The trial over copyright infringement case between Nicki Minaj and Tracy Chapman has been settled after the latter accepted the former’s offer of $450,000.
Chapman sued Minaj in 2018, saying she had used portions of Baby, Can I Hold You Tonight in her song Sorry, reports the BBC.
Although the song was never released, a leaked version made its way to radio DJ Funkmaster Flex and went viral online.
Chapman accused Minaj of sharing the song with Flex, although both have denied that version of events.
‘Creativity at risk’
Minaj wrote Sorry with fellow rapper Nas while recording her fourth album Queen in 2018.
It was based on a sample of the dancehall track Sorry by Jamaican artist Shelly Thunder. Unbeknownst to Minaj, that song was based on Baby, Can I Hold You Tonight, from Chapman’s Grammy-winning 1988 debut album.
After discovering the connection, Minaj and her record label sought permission to use Chapman’s composition, but the singer-songwriter repeatedly refused.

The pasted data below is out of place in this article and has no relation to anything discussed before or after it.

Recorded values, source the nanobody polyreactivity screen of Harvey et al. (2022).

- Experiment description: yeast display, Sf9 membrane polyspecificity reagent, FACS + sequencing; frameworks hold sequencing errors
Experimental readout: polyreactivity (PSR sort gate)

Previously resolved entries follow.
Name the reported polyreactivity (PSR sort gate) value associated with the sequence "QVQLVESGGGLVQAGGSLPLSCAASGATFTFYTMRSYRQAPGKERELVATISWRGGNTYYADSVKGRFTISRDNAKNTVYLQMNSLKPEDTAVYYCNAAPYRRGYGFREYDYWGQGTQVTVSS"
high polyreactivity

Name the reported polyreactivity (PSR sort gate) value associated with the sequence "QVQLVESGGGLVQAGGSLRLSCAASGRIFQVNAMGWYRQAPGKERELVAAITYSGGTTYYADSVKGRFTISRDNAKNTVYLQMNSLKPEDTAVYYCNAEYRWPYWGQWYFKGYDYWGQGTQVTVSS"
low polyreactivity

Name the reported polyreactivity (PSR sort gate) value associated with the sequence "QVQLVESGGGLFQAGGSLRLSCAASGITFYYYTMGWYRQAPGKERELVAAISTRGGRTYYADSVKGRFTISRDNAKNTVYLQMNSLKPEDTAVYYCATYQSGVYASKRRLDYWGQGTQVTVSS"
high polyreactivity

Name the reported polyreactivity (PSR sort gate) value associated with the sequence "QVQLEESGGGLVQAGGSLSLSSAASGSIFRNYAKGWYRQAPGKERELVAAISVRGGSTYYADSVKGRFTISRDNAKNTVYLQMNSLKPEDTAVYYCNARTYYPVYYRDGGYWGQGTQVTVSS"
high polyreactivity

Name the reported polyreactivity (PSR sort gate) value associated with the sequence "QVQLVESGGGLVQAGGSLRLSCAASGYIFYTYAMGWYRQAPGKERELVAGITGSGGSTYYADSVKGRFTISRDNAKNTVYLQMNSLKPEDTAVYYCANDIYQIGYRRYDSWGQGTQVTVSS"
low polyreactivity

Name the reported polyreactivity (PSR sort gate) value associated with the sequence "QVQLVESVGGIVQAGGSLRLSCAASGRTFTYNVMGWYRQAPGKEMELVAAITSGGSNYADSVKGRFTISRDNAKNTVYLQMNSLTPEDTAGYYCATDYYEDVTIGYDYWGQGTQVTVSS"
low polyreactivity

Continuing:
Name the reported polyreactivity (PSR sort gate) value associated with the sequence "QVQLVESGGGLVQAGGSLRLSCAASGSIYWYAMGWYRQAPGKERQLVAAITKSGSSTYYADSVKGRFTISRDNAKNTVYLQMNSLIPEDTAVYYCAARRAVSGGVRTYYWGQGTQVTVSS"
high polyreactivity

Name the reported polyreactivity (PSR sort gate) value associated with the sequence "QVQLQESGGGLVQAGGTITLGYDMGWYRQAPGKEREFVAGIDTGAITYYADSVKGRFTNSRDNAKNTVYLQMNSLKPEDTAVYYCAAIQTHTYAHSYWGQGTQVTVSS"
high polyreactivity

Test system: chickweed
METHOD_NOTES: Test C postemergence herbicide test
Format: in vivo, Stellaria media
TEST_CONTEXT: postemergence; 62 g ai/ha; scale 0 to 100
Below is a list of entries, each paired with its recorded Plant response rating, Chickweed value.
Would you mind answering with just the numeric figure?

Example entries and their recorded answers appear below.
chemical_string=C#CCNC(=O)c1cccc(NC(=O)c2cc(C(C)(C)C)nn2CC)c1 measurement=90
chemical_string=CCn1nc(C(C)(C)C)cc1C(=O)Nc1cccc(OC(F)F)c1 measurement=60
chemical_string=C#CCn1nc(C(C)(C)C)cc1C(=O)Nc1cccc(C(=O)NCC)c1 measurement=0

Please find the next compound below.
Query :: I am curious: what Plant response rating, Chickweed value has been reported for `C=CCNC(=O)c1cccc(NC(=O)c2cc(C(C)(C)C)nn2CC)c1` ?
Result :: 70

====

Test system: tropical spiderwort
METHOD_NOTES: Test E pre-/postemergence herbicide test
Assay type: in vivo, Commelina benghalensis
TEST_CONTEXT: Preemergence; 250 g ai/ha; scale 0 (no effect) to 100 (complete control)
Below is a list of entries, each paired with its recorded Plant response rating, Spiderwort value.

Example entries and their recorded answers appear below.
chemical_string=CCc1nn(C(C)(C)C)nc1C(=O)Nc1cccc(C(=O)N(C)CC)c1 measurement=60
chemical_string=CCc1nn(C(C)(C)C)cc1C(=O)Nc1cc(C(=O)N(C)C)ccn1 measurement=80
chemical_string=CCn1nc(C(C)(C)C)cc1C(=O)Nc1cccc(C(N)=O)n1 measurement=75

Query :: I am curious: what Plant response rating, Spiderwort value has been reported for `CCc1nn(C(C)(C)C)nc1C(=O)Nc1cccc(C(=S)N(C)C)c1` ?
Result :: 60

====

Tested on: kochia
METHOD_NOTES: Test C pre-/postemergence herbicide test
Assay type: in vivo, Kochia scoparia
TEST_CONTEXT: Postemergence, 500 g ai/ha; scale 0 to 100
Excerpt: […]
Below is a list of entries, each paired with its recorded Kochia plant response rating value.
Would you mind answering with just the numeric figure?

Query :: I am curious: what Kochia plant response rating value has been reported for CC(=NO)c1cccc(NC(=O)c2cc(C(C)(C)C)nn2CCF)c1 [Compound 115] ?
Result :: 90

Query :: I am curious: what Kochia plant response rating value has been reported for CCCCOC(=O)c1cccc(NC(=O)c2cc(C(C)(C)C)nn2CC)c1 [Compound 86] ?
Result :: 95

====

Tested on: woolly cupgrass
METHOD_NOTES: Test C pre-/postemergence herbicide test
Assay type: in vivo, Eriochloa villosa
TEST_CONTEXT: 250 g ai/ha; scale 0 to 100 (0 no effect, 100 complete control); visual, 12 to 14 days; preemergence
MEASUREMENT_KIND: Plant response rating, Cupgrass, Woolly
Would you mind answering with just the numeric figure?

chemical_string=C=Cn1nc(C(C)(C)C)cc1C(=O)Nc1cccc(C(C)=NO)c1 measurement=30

The singer’s lawyer said she has a blanket policy against granting such permission. One of the clearance specialists working for Minaj was also said to have known Chapman was on an unofficial “do not sample” list.
In an earlier judgement, US District Judge Virginia A Phillips ruled that Minaj’s experimentation with Chapman’s song in the studio constituted “fair use.”
In doing so, she sided with the rapper’s lawyers, who argued that artists need to be free to sample music while writing and recording, without worrying about being sued once they approach the rights-holder for a licence.
“Such free-flowing creativity is important to all recording artists, but particularly in hip-hop,” Minaj’s team argued.
“With that category of music, a recording artist typically goes into the studio and experiments with dozens of different ‘beats’ or snippets of melodies, before hitting upon a pleasing combination.”
Judge Phillips agreed that “a ruling uprooting these common practices would limit creativity and stifle innovation within the music industry”.
She added that there was “no evidence” that Minaj’s song “usurps any potential market for Chapman” and her original song, a searingly personal guitar ballad.
However, the judge set up a trial to explore how Sorry came to be leaked and distributed, and whether that constituted copyright infringement.
The settlement includes Chapman’s costs and legal fees to date, according to documents made public by the California Central District Court.